Are Superfoods Real?
Kale, goji berries, salmon, quinoa, dandelion greens, broccoli sprouts… these are just a few of the many foods that have been called “superfoods,” but are superfoods real? What should you know about the term? Let’s unpack it together here!
Where Did the Term “Superfood” Come From?
The term “superfood” likely first appeared as part of a food marketing strategy, according to the Harvard T.H. Chan School of Public Health. Around the time of World War I, there was a major import of bananas, and the United Fruit Company wanted to encourage people to eat the fruit. This marketing led to a buzz around the term “superfood.”
The superfood buzz was further perpetuated after physicians used the term in medical journals, when discussing how a banana diet can be used to treat conditions such as celiac disease (note that this was before a gluten-free diet was found to be the best way to treat celiac disease). Soon, tons of moms were preparing banana-based foods for their kids, even if they did not have celiac, due to all of the hype, according to the Harvard T.H. Chan School of Public Health. (As an aside – I really can’t imagine only eating bananas! Those poor kids!).
Just so we’re clear here, the term “superfood” was not coined by a professional who regularly studies food, such as a registered dietitian or a food scientist. It was popularized by smart marketing strategy.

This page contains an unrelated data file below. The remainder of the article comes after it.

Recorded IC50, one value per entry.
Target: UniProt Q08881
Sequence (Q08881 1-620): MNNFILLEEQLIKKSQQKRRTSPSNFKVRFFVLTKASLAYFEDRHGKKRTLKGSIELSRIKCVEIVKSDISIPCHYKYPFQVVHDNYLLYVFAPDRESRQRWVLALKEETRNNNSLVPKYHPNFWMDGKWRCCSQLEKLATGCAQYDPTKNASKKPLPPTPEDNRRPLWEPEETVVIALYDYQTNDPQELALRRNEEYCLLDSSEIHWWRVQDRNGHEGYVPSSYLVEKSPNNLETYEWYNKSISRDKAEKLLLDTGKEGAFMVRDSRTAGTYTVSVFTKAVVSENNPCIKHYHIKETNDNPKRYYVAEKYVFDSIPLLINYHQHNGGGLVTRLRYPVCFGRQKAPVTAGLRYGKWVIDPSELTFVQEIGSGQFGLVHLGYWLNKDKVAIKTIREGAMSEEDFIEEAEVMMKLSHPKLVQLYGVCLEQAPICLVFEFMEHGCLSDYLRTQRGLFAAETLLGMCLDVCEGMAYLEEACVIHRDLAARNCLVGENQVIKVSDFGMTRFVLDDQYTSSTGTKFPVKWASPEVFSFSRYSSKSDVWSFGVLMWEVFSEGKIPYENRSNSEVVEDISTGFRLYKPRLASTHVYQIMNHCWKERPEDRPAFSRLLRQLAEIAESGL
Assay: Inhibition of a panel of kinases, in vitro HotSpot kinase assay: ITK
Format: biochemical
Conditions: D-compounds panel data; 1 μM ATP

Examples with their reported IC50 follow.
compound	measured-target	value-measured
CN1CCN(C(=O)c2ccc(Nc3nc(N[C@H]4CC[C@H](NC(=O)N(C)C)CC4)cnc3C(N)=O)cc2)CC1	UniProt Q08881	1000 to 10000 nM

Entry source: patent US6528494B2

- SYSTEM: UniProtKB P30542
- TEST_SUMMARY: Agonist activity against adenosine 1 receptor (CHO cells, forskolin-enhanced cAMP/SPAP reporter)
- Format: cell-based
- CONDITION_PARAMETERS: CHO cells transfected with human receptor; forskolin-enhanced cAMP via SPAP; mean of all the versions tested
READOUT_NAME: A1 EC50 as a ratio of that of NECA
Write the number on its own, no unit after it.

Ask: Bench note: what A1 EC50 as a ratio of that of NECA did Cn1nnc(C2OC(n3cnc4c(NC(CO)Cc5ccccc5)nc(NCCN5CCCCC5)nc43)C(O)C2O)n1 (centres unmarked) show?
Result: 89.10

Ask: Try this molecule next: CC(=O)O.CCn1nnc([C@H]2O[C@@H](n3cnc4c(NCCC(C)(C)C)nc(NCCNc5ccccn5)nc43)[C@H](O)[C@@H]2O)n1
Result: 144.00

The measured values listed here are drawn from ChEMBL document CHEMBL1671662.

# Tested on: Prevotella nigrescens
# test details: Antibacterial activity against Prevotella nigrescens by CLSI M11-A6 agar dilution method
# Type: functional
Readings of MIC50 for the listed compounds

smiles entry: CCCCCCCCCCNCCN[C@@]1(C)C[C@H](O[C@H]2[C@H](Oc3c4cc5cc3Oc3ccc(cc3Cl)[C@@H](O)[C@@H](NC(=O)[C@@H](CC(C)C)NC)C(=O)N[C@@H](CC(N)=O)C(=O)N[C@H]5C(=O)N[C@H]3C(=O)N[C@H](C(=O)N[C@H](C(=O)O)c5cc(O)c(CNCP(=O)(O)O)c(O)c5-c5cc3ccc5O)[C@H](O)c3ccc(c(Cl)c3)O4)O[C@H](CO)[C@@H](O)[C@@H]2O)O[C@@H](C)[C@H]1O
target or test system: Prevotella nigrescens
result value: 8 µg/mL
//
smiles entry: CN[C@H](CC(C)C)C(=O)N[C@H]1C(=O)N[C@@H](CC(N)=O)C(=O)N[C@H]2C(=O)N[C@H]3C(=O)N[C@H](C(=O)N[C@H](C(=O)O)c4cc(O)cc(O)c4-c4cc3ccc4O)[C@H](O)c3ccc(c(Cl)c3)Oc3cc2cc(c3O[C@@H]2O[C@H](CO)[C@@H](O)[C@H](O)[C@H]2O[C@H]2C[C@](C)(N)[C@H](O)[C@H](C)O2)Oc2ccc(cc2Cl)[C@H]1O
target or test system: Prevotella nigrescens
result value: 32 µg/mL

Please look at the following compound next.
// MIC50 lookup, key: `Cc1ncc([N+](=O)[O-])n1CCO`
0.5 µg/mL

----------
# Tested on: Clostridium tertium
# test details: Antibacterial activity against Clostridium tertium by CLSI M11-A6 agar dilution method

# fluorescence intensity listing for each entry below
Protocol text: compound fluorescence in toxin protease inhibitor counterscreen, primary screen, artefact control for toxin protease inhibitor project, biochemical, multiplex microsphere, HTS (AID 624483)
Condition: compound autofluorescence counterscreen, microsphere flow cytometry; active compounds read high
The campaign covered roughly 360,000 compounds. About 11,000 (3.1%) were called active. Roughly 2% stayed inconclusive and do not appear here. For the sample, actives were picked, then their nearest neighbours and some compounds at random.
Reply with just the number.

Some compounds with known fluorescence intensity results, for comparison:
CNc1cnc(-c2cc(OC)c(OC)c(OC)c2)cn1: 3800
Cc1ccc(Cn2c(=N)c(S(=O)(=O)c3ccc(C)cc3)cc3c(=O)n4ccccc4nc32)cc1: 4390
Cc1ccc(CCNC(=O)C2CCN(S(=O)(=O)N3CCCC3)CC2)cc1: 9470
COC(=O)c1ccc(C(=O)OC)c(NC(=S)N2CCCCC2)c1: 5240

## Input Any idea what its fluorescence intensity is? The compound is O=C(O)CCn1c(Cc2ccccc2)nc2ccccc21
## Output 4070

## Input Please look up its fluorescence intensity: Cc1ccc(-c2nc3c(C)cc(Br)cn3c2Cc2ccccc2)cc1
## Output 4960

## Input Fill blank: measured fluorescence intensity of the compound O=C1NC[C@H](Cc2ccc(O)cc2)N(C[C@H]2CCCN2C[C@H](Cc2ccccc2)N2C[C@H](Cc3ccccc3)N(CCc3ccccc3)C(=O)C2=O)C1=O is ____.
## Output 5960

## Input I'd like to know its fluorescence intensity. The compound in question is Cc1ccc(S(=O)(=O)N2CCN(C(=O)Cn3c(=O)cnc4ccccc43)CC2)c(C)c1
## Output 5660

What Are Superfoods?
Everyone classifies superfoods slightly differently, but most definitions I’ve seen are mostly in-line with this one from Dictionary.com:
Superfood: “A food considered exceptionally good for one’s health and for boosting the immune system owing to its naturally high content of vitamins, minerals, fiber, antioxidants, or omega-3 fatty acids.”https://www.dictionary.com/browse/superfood?s=t
“Superfoods” are usually toted as foods that are superior to others, in the sense that their nutritional makeups that are “better” than those of other foods, for whatever reason. I have also come across the term “superfood” used in a way that suggests that a particular food or beverage has healing properties or powers, despite there being little scientific evidence to back up most of those claims.
Is There Truth to the Term “Superfood?”
It is true that many foods that are commonly classified as “superfoods” contain plenty of good-for-you vitamins and minerals. Perhaps it is even true that some “superfoods” contain more nutrients than other foods do.
However, the term “superfood” suggests that the “superfood” alone is all that you need to be healthy, when this is certainly not the case. There is no single food or beverage that can provide you with all of the nutrition that you need, even though it would be so convenient for there to be! (I really wish there was a quick fix like this guys, trust me!).
For this reason, I am not a fan of the term “superfood,” as I find it incredibly deceiving. The “superfood” craze fails to consider the balance that is essential to healthy eating – and what a pity that is!
The beautiful thing about nutrition is that your dietary choices don’t exist in a vacuum. Your nutrition status is a result of all of the dietary decisions that you make, not of one decision to eat or not eat a so-called “superfood.”
It’s also important to note that the term “superfood” is not regulated by the FDA. This means that companies can freely label their products “superfoods” as a marketing technique to increase costs. Be weary of this when shopping!